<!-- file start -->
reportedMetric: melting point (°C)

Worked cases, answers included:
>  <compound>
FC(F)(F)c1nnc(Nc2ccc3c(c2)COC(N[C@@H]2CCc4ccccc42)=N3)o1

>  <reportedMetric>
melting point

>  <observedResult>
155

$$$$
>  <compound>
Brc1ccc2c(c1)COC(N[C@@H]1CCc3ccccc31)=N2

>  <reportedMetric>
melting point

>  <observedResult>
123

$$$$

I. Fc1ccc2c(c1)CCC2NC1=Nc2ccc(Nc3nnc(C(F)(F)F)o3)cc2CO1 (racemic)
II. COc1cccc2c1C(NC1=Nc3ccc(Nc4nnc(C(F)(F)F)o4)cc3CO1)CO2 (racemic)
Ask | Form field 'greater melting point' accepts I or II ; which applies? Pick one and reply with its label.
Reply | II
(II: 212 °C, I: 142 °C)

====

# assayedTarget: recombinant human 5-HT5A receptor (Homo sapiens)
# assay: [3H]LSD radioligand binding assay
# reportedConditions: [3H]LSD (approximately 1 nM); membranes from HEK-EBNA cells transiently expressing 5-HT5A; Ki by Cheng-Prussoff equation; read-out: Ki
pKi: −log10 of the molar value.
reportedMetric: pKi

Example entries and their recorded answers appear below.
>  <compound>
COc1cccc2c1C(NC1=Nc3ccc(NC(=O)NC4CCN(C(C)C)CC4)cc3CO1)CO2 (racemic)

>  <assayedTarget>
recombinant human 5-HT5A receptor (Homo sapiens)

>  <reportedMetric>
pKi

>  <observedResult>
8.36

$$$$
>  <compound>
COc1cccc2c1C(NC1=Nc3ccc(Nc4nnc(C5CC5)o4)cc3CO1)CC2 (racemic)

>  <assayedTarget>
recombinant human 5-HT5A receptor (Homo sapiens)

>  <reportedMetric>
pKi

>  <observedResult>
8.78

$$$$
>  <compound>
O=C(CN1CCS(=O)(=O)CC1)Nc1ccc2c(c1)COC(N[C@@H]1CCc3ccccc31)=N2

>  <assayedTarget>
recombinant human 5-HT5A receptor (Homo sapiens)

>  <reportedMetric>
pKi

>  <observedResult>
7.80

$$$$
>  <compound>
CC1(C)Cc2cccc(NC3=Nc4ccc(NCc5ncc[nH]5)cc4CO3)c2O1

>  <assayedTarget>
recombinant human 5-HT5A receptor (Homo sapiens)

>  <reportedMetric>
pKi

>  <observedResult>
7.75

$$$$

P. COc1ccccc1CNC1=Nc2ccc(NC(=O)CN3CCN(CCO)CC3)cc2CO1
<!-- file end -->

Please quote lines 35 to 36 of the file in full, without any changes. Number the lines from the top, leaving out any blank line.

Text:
>  <observedResult>
8.36